X

By clicking “Accept All Cookies,” you agree to the storing of first- and third-party cookies on your device to enhance site navigation, analyze site usage, and assist in our marketing efforts

Prince’s Family Sues Doctor Who Prescribed Him Opioids, Claims Death Was Preventable

Prince’s family is suing the doctor who prescribed opioids to the late music legend in the days leading up to his death. The family filed suit against Dr. Michael T. Schulenberg in a Minnesota court Friday (Aug. 24) accusing him of negligence and failure to recognize Prince’s addiction, thus playing a role in how he died.

According to the complaint, which was first reported by ABC News, Schulenberg “failed to appropriately evaluate, diagnose, treat and counsel Prince for his recognizable opioid addiction, and further failed to take appropriate and reasonable steps to prevent the foreseeably fatal result of that addiction.”

The suit requests a minimum of $50,000 in damages.

Prince died from an accidental overdose in April 2016. The singer took fake Vicodin that contained fentanyl, a powerful and deadly synthetic opioid. In the weeks prior to his death, Prince saw Schulenberg twice and visited Walgreens several times, to presumably fill prescriptions. Prince’s final visit with Schulenberg was the day before he was found unresponsive inside his Minnesota estate. He was also photographed at Walgreens hours earlier.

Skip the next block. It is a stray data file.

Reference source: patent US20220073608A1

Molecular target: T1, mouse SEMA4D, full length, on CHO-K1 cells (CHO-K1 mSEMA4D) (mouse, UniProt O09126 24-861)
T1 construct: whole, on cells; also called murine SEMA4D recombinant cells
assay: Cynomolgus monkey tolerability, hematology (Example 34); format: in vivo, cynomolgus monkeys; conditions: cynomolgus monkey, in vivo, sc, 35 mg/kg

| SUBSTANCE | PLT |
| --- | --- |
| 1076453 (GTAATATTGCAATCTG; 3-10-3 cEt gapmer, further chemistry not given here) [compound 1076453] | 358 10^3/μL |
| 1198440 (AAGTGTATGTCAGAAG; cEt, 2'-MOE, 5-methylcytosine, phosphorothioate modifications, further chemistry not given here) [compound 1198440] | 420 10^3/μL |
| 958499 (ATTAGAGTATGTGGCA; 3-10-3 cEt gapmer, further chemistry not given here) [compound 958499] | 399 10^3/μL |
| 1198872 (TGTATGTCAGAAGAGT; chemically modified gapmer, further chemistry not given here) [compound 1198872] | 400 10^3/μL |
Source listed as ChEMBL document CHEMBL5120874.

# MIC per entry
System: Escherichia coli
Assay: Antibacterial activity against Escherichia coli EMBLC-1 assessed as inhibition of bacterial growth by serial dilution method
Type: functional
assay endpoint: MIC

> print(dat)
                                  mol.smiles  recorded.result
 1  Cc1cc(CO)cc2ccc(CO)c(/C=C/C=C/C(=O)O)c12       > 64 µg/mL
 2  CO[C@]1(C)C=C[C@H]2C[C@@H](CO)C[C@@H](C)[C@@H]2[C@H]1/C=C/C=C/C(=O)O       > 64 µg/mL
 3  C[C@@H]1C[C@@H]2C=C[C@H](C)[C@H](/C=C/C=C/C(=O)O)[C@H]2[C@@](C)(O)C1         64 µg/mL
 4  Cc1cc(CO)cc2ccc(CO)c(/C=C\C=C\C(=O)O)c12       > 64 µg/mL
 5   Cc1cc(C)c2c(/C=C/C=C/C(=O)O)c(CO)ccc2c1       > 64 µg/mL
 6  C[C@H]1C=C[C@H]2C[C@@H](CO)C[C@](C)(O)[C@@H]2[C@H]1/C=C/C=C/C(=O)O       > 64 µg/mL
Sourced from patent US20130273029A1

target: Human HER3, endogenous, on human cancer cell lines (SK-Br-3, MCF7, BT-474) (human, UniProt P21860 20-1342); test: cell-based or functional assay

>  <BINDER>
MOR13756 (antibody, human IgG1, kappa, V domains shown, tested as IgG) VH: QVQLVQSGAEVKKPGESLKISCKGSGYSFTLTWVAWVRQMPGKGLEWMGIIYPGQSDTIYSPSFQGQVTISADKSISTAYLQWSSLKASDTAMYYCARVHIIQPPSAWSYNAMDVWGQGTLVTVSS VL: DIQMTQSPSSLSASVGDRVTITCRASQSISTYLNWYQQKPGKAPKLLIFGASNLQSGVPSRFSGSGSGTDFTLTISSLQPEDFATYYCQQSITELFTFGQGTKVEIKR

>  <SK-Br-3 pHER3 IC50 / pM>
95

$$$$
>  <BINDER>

Schulenberg admitted to writing him prescriptions for Percocet — an opioid pain medication — under the name Kirk Johnson, Prince’s former bodyguard.  The family’s lawsuit alleges that Schulenberg’s “departures from the standard of acceptable medical practice” played a “substantial part in bringing about Prince’s death.”

Schulenberg abruptly left his job at North Memorial Health in May 2016. A month earlier, the U.S. Attorney’s office reached a settlement with Schulenberg for writing prescriptions “in the name of an individual, knowing that the controlled substances were intended for another individual.” He was required to pay a $30,000 fine and submit to two years of monitoring by the Drug Enforcement Administration (DEA). No criminal charges were filed.

In addition to Schulenberg, the family’s lawsuit names North Memorial, along with Walgreens and UnityPoint Health, where Prince was treated two weeks before he died. The companies have denied wrongdoing.

“All of the defendants had an opportunity and duty during the weeks before Prince’s death to diagnose and treat Prince’s opioid addiction, and to prevent his death,” the lawsuit claims. “They failed to do so.”

Prince’s six brothers and sisters are heirs to his estate. The family plans to dismiss a previous suit filed in Illinois against the hospital.

READ MORE: Prince’s Legacy Inspires Minneapolis Middle School Music Program

Jump to comments